Your fines are financing hardship funds for internationals
If caught pissing in public at least you’re helping someone out
Disciplinary fines taken from campus trouble-makers are being used to help foreigners struggling to make ends meet.
The money taken from misbehaving students particularly helps internationals, as under UK benefit law they cannot access public funds.
An AUSA insider confirmed Aberdeen student halls like Hillhead and Johnston have raked in thousands from fines in recent years.
This steady revenue, generated by the wicked and wasted of Hillhead, goes towards the ‘International European Union Hardship Fund.’
The source told The Tab: “In the UK international students have what is called ‘no right for recourse for public funds’ which means they’re not entitled to any benefits. This includes things like housing benefit.”
“That means the university hardship fund, which only applies to UK students, can’t be accessed by international students as it’s public money.”
This fund helps foreign students in dire financial straits as they are not eligible to have their Lidl own-brand vodka bought for them by the UK government like the rest of us.
Asked if it was unfair for already broke students to bankroll this scheme, First year Historian Joseph, 19, said: “It should be apparent to us that, given the dangerous and damaging nature of most offences, the £50 dent taken out of next week’s booze is fair enough.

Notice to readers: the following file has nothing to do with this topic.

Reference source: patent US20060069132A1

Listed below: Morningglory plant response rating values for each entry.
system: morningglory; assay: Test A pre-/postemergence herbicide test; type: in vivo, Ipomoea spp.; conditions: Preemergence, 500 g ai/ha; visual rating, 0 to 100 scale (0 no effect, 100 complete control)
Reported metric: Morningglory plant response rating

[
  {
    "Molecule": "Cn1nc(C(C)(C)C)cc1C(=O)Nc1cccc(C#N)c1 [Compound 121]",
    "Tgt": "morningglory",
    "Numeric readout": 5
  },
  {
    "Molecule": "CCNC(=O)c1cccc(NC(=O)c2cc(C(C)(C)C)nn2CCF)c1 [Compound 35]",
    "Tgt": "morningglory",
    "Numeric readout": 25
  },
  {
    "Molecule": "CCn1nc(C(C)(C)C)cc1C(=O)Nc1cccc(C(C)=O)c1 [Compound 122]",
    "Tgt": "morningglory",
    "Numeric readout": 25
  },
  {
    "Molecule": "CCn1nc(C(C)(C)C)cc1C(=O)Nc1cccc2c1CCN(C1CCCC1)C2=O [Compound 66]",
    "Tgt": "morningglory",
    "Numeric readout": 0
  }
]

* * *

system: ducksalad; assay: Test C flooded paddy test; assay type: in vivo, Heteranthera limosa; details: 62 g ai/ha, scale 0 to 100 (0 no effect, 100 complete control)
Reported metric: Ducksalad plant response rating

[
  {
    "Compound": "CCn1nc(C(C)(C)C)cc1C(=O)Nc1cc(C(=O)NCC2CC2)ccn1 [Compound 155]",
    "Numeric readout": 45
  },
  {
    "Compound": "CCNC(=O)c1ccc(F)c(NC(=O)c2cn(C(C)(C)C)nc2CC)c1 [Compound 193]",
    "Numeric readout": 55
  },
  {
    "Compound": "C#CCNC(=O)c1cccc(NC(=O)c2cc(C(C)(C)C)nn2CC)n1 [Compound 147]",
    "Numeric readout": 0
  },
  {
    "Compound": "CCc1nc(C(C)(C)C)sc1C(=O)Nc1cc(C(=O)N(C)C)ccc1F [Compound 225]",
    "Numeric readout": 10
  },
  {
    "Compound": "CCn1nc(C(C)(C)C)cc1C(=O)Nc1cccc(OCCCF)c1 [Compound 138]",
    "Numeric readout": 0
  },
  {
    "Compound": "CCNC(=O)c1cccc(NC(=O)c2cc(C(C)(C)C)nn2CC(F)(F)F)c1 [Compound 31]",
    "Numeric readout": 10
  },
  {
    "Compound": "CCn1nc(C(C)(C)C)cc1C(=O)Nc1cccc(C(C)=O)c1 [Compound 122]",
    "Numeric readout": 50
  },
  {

“Especially when it went toward helping somebody who probably needs it more than you.”
When the time comes to atone for last nights antics and sins the uni can impose some strict and harsh penalties.
Third year Simon, 21, said: “I doubt there’s many that would contest the need for a European hardship fund, so the university would still have to find the cash from somewhere.
“If the fines were not being collected, it would drain money from another enterprise.”
A University of Aberdeen spokesman said: “Disciplinary fines imposed on students by the University are paid directly into the Student Hardship Fund.
“This provides support to students in urgent need of financial assistance, regardless of their nationality or level of study.
“The university makes no profit from the imposition of disciplinary fines, and the only beneficiaries are those students who qualify for assistance from the fund.”